|Publication number||US5146115 A|
|Application number||US 07/736,403|
|Publication date||Sep 8, 1992|
|Filing date||Jul 26, 1991|
|Priority date||Jul 26, 1991|
|Publication number||07736403, 736403, US 5146115 A, US 5146115A, US-A-5146115, US5146115 A, US5146115A|
|Original Assignee||Zilog, Inc.|
|Export Citation||BiBTeX, EndNote, RefMan|
|Patent Citations (5), Referenced by (11), Classifications (12), Legal Events (8)|
|External Links: USPTO, USPTO Assignment, Espacenet|
This invention relates to a novel domino-logic decoder. More specifically, this invention relates to a modified domino decoder which includes circuitry which may be utilized in other types of electrical applications, and which does not suffer from body effect.
Domino logic is a type of sequential logic circuitry oftentimes utilized in decoders. Decoders are often used to select the appropriate portion of a computer memory depending upon the particular address input to the decoder. Domino logic usually refers to a cascaded set of dynamic logic blocks in which each stage evaluates and causes the next stage to evaluate, in the same manner that a stack of dominos fall. Any number of logic stages may be cascaded, but it must be possible to evaluate the sequence within a certain clock phase. A single clock can be used to precharge and evaluate all logic gates within a block.
One type of prior art domino decoder includes a plurality of input lines which are each input to a transistor. The transistors are coupled together in series and connected to a ground potential at one end. The decoder includes two phases of operation: a pre-charge phase, and a strobing phase. When the decoder is enabled, the transistors begin charging to the values which are input by the input lines. A discharge transistor is coupled between the input transistors and ground to prevent the transistors from discharging to ground during the pre-charge phase. A node adjacent to the top transistor charges up with time since there is no path to ground. During the strobing phase, a strobe signal disables the discharge transistor. The node adjacent to the top transistor is discharged across each of the input transistors sequentially to produce the output signal, which indicates that that particular portion of the decoder has been selected. Since the node must discharge across each of the transistors in the stack, the total discharge time increases with the number of transistors. The speed of this type of domino logic is thus limited by the number of input lines, which corresponds to the number of transistors across which a node must discharge. The decoding time affects how quickly a memory address may be accessed. Thus, it is important that the decoding time be minimized in order to increase a computer's overall processing speed.
Another problem with this type of domino-logic decoder is that it suffers from body effect. Body effect refers to the modification of a transistor's threshold voltage with a voltage difference between the source and the substrate. For instance, if a number of transistors are coupled in series, the transistor at the output will switch slower than the other transistors if the source potential of this transistor is not the same as the substrate. The switching time of the series is reduced because the transistor at the output takes longer to discharge.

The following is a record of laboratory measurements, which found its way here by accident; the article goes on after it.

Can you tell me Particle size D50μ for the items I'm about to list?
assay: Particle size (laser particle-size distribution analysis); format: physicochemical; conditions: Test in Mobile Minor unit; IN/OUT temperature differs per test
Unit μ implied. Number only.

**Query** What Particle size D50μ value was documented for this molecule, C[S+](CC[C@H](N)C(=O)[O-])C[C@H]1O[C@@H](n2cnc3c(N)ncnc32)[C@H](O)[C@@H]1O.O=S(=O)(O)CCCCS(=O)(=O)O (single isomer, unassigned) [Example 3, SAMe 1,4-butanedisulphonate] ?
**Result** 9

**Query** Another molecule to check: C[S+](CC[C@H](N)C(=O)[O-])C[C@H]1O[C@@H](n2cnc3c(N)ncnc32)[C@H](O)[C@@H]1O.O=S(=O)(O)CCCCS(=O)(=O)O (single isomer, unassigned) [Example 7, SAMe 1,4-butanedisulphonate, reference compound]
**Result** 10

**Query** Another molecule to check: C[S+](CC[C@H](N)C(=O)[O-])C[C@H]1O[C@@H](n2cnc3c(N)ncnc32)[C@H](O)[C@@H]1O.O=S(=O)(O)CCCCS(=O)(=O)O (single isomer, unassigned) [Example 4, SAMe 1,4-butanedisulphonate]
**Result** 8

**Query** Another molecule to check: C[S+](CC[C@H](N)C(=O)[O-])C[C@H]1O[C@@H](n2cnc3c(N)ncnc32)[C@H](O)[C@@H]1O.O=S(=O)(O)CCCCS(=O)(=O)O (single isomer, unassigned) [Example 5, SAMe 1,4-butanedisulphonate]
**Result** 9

The difficulties in the preceding are not intended to be exhaustive but rather are among many which may tend to reduce the usefulness of prior art domino-logic decoders. Other noteworthy problems may also exist; however, those presented above should be sufficient to demonstrate that domino decoders appearing in the past will admit to worthwhile improvement.
It is therefore a general object of the invention to provide a novel domino-logic decoder which will obviate or minimize difficulties of the type previously described.
It is a specific object of the invention to provide a domino-logic decoder which can decode an input in an amount of time which is substantially independent of the number of the inputs.
It is another object of the invention to provide a domino-logic decoder which reliably decodes an input in a shorter amount of time than domino decoders of the prior art.
It is still another object of the invention to provide a domino-logic decoder which does not suffer from body effect.
A preferred embodiment of the present invention which accomplishes the foregoing objects includes a decoder having novel circuitry which may be used in other applications. The circuit includes a stack of transistors connected in series, each transistor being individually gated to accept a bit of an input address. One end of the stack is connected to ground and the other end is connected to a strobing transistor at a first node. A charge restoring transistor is also coupled to the first node. During the decoder pre-charge phase, an address is input to the transistors, and the first node is discharged when all of the transistors are conducting. The second node is separated from the first node by the strobing transistor. During the strobing phase, the strobing transistor conducts and the second node is discharged if the first node is at a ground potential, thereby choosing that particular portion of the decoder. The circuit design enables the address to be decoded in a time that is substantially independent of the bit size of the input address. Additionally, body effect is eliminated.
Other advantages of the present invention will become apparent from the following detailed description of a preferred embodiment thereof taken in conjunction with the accompanying drawings, wherein:
FIG. 1 is a schematic circuit diagram illustrating a two bit domino-logic decoder of the prior art comprising four cascaded sections;
FIG. 2 is a schematic circuit diagram illustrating a portion of a five bit domino-logic decoder of the prior art; and
FIG. 3 is a schematic circuit diagram illustrating a portion of the domino-logic decoder of the present invention.